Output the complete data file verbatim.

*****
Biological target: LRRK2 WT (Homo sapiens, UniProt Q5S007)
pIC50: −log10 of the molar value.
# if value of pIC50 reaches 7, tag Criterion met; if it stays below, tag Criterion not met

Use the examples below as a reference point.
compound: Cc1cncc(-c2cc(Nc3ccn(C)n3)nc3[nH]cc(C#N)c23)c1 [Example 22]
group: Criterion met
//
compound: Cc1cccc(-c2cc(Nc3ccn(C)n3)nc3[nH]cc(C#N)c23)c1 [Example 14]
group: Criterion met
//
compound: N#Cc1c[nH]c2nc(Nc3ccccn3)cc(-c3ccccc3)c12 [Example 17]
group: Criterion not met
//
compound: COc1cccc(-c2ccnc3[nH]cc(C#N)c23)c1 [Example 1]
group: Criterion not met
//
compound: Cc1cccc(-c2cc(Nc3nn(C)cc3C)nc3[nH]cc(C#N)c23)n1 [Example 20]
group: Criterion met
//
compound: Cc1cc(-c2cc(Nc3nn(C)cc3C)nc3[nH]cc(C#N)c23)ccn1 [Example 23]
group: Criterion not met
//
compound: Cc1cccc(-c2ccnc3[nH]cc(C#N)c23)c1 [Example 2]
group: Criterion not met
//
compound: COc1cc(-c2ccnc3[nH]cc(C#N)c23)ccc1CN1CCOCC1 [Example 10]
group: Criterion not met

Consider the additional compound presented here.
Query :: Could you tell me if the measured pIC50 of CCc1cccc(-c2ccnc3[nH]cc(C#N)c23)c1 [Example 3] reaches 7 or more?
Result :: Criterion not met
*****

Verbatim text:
Biological target: LRRK2 WT (Homo sapiens, UniProt Q5S007)
pIC50: −log10 of the molar value.
# if value of pIC50 reaches 7, tag Criterion met; if it stays below, tag Criterion not met

Use the examples below as a reference point.
compound: Cc1cncc(-c2cc(Nc3ccn(C)n3)nc3[nH]cc(C#N)c23)c1 [Example 22]
group: Criterion met
//
compound: Cc1cccc(-c2cc(Nc3ccn(C)n3)nc3[nH]cc(C#N)c23)c1 [Example 14]
group: Criterion met
//
compound: N#Cc1c[nH]c2nc(Nc3ccccn3)cc(-c3ccccc3)c12 [Example 17]
group: Criterion not met
//
compound: COc1cccc(-c2ccnc3[nH]cc(C#N)c23)c1 [Example 1]
group: Criterion not met
//
compound: Cc1cccc(-c2cc(Nc3nn(C)cc3C)nc3[nH]cc(C#N)c23)n1 [Example 20]
group: Criterion met
//
compound: Cc1cc(-c2cc(Nc3nn(C)cc3C)nc3[nH]cc(C#N)c23)ccn1 [Example 23]
group: Criterion not met
//
compound: Cc1cccc(-c2ccnc3[nH]cc(C#N)c23)c1 [Example 2]
group: Criterion not met
//
compound: COc1cc(-c2ccnc3[nH]cc(C#N)c23)ccc1CN1CCOCC1 [Example 10]
group: Criterion not met

Consider the additional compound presented here.
Query :: Could you tell me if the measured pIC50 of CCc1cccc(-c2ccnc3[nH]cc(C#N)c23)c1 [Example 3] reaches 7 or more?
Result :: Criterion not met